International Journal of Hydrogen Energy, Vol.44, No.10, 4940-4950, 2019
Molybdenum carbide coated 316L stainless steel for bipolar plates of proton exchange membrane fuel cells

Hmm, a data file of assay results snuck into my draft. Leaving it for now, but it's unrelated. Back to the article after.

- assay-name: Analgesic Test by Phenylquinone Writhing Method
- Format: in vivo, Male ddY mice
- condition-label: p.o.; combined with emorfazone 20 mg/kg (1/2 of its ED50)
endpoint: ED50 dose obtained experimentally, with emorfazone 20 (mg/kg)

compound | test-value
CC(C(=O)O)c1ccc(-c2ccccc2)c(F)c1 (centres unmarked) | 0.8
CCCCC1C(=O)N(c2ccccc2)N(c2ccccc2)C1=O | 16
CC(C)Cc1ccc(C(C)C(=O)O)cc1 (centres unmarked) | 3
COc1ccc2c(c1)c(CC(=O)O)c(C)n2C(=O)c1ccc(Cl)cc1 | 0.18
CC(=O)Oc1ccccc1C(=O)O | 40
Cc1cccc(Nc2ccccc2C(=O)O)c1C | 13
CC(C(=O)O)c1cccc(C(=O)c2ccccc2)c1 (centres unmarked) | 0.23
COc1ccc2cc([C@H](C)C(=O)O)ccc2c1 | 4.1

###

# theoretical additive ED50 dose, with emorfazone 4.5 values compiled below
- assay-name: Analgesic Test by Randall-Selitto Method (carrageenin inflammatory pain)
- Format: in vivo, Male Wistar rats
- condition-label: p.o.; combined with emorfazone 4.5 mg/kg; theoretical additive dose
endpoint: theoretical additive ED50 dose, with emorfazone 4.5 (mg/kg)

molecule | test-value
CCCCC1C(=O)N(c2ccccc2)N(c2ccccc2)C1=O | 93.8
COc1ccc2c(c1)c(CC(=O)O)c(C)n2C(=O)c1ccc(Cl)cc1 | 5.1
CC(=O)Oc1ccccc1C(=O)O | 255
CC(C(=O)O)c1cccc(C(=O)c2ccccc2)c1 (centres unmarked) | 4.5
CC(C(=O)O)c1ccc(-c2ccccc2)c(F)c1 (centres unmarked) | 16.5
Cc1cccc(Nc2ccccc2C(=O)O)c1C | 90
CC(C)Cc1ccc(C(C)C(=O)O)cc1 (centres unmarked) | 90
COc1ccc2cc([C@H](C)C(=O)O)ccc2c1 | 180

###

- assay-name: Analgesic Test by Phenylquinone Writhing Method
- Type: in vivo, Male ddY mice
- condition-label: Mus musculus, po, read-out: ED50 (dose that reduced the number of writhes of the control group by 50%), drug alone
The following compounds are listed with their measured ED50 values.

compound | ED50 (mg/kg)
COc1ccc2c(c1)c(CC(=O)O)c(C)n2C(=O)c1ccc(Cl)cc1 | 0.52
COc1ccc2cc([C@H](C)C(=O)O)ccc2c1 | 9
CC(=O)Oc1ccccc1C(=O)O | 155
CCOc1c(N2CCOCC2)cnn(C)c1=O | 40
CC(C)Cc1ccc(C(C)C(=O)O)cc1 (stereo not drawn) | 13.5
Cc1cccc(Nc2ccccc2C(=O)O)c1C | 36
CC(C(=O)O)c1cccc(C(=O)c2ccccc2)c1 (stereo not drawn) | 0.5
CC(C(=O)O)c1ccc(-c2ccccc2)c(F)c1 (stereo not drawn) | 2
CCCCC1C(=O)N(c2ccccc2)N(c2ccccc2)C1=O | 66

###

Superior corrosion resistance and high electrical conductivity are crucial to the metallic bipolar plates towards a wider application in proton exchange membrane fuel cells. In this work, molybdenum carbide coatings are deposited in different thicknesses onto the surface of 316 L stainless steel by magnetron sputtering, and their feasibility as bipolar plates is investigated. The microstructure characterization confirms a homogenous, compact and defectless surface for the coatings. The anti-corrosion performance improves with the increase of the coating thickness by careful analysis of the potentiodynamic and potentiostatic data. With the adoption of a thin chromium transition layer and coating of a similar to 1052 nm thick molybdenum carbide, an excellent corrosion current density of 0.23 mu A cm(-2) is achieved, being approximately 3 orders of magnitude lower than that of the bare stainless steel. The coated samples also show a low interfacial contact resistance down to 6.5 m Omega cm(2) in contrast to 60 m Omega cm(2) for the uncoated ones. Additionally, the hydrophobic property of the coatings' surface is beneficial for the removal of liquid water during fuel cell operation. The results suggest that the molybdenum carbide coated stainless steel is a promising candidate for the bipolar plates. (C) 2019 Hydrogen Energy Publications LLC. Published by Elsevier Ltd. All rights reserved.